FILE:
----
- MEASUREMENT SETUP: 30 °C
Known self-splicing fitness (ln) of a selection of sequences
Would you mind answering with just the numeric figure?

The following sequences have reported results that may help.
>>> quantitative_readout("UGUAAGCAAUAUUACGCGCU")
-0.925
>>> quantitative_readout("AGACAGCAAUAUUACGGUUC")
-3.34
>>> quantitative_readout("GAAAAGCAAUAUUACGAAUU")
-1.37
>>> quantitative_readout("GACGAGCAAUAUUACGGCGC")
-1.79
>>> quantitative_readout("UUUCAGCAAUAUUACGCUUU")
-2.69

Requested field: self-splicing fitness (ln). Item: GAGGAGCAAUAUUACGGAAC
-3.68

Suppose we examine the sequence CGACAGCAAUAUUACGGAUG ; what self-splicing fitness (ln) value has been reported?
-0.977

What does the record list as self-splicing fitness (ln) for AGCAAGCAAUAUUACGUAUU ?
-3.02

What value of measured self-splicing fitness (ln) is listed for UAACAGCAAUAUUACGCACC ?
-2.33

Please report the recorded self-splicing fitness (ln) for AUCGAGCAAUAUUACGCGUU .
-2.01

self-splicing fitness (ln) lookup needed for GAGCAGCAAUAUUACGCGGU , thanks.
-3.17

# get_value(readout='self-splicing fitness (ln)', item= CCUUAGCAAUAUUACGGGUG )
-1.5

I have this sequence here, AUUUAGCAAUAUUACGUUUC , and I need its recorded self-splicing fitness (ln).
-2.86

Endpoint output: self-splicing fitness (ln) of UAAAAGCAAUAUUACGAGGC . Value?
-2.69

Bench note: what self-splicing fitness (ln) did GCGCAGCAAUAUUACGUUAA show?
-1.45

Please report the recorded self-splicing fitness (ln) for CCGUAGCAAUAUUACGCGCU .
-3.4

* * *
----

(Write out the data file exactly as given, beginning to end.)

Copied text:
- MEASUREMENT SETUP: 30 °C
Known self-splicing fitness (ln) of a selection of sequences
Would you mind answering with just the numeric figure?

The following sequences have reported results that may help.
>>> quantitative_readout("UGUAAGCAAUAUUACGCGCU")
-0.925
>>> quantitative_readout("AGACAGCAAUAUUACGGUUC")
-3.34
>>> quantitative_readout("GAAAAGCAAUAUUACGAAUU")
-1.37
>>> quantitative_readout("GACGAGCAAUAUUACGGCGC")
-1.79
>>> quantitative_readout("UUUCAGCAAUAUUACGCUUU")
-2.69

Requested field: self-splicing fitness (ln). Item: GAGGAGCAAUAUUACGGAAC
-3.68

Suppose we examine the sequence CGACAGCAAUAUUACGGAUG ; what self-splicing fitness (ln) value has been reported?
-0.977

What does the record list as self-splicing fitness (ln) for AGCAAGCAAUAUUACGUAUU ?
-3.02

What value of measured self-splicing fitness (ln) is listed for UAACAGCAAUAUUACGCACC ?
-2.33

Please report the recorded self-splicing fitness (ln) for AUCGAGCAAUAUUACGCGUU .
-2.01

self-splicing fitness (ln) lookup needed for GAGCAGCAAUAUUACGCGGU , thanks.
-3.17

# get_value(readout='self-splicing fitness (ln)', item= CCUUAGCAAUAUUACGGGUG )
-1.5

I have this sequence here, AUUUAGCAAUAUUACGUUUC , and I need its recorded self-splicing fitness (ln).
-2.86

Endpoint output: self-splicing fitness (ln) of UAAAAGCAAUAUUACGAGGC . Value?
-2.69

Bench note: what self-splicing fitness (ln) did GCGCAGCAAUAUUACGUUAA show?
-1.45

Please report the recorded self-splicing fitness (ln) for CCGUAGCAAUAUUACGCGCU .
-3.4

* * *